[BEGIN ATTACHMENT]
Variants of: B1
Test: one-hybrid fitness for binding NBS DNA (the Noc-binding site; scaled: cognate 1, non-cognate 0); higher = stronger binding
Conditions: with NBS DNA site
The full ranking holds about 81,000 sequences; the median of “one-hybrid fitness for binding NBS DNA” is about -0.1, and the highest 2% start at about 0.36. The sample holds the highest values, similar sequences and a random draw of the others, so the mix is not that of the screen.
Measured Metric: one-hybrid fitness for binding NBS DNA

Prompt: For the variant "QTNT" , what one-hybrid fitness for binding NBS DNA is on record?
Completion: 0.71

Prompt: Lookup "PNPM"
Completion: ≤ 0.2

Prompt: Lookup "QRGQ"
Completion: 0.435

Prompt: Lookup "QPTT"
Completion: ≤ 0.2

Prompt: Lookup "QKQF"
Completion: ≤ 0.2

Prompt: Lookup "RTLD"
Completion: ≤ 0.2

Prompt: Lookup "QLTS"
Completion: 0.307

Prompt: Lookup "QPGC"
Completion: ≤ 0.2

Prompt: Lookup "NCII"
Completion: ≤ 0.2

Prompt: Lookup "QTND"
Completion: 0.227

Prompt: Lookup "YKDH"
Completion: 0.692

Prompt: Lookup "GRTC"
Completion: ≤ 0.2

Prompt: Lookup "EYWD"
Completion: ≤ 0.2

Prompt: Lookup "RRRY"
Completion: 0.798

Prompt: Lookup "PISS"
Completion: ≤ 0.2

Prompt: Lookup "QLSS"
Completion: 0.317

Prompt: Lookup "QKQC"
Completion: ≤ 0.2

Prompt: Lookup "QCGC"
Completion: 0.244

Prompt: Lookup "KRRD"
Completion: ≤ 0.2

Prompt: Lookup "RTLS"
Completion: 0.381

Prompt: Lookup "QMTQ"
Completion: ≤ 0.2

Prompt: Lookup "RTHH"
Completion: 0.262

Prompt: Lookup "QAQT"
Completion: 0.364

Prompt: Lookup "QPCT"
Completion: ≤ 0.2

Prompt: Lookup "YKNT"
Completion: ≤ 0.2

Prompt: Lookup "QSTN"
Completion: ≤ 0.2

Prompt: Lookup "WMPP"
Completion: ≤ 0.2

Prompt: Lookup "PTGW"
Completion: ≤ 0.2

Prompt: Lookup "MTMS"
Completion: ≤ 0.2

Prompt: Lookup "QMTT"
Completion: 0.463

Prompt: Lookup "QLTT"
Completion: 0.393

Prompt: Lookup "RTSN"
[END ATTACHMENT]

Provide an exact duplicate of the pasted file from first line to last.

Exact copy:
Variants of: B1
Test: one-hybrid fitness for binding NBS DNA (the Noc-binding site; scaled: cognate 1, non-cognate 0); higher = stronger binding
Conditions: with NBS DNA site
The full ranking holds about 81,000 sequences; the median of “one-hybrid fitness for binding NBS DNA” is about -0.1, and the highest 2% start at about 0.36. The sample holds the highest values, similar sequences and a random draw of the others, so the mix is not that of the screen.
Measured Metric: one-hybrid fitness for binding NBS DNA

Prompt: For the variant "QTNT" , what one-hybrid fitness for binding NBS DNA is on record?
Completion: 0.71

Prompt: Lookup "PNPM"
Completion: ≤ 0.2

Prompt: Lookup "QRGQ"
Completion: 0.435

Prompt: Lookup "QPTT"
Completion: ≤ 0.2

Prompt: Lookup "QKQF"
Completion: ≤ 0.2

Prompt: Lookup "RTLD"
Completion: ≤ 0.2

Prompt: Lookup "QLTS"
Completion: 0.307

Prompt: Lookup "QPGC"
Completion: ≤ 0.2

Prompt: Lookup "NCII"
Completion: ≤ 0.2

Prompt: Lookup "QTND"
Completion: 0.227

Prompt: Lookup "YKDH"
Completion: 0.692

Prompt: Lookup "GRTC"
Completion: ≤ 0.2

Prompt: Lookup "EYWD"
Completion: ≤ 0.2

Prompt: Lookup "RRRY"
Completion: 0.798

Prompt: Lookup "PISS"
Completion: ≤ 0.2

Prompt: Lookup "QLSS"
Completion: 0.317

Prompt: Lookup "QKQC"
Completion: ≤ 0.2

Prompt: Lookup "QCGC"
Completion: 0.244

Prompt: Lookup "KRRD"
Completion: ≤ 0.2

Prompt: Lookup "RTLS"
Completion: 0.381

Prompt: Lookup "QMTQ"
Completion: ≤ 0.2

Prompt: Lookup "RTHH"
Completion: 0.262

Prompt: Lookup "QAQT"
Completion: 0.364

Prompt: Lookup "QPCT"
Completion: ≤ 0.2

Prompt: Lookup "YKNT"
Completion: ≤ 0.2

Prompt: Lookup "QSTN"
Completion: ≤ 0.2

Prompt: Lookup "WMPP"
Completion: ≤ 0.2

Prompt: Lookup "PTGW"
Completion: ≤ 0.2

Prompt: Lookup "MTMS"
Completion: ≤ 0.2

Prompt: Lookup "QMTT"
Completion: 0.463

Prompt: Lookup "QLTT"
Completion: 0.393

Prompt: Lookup "RTSN"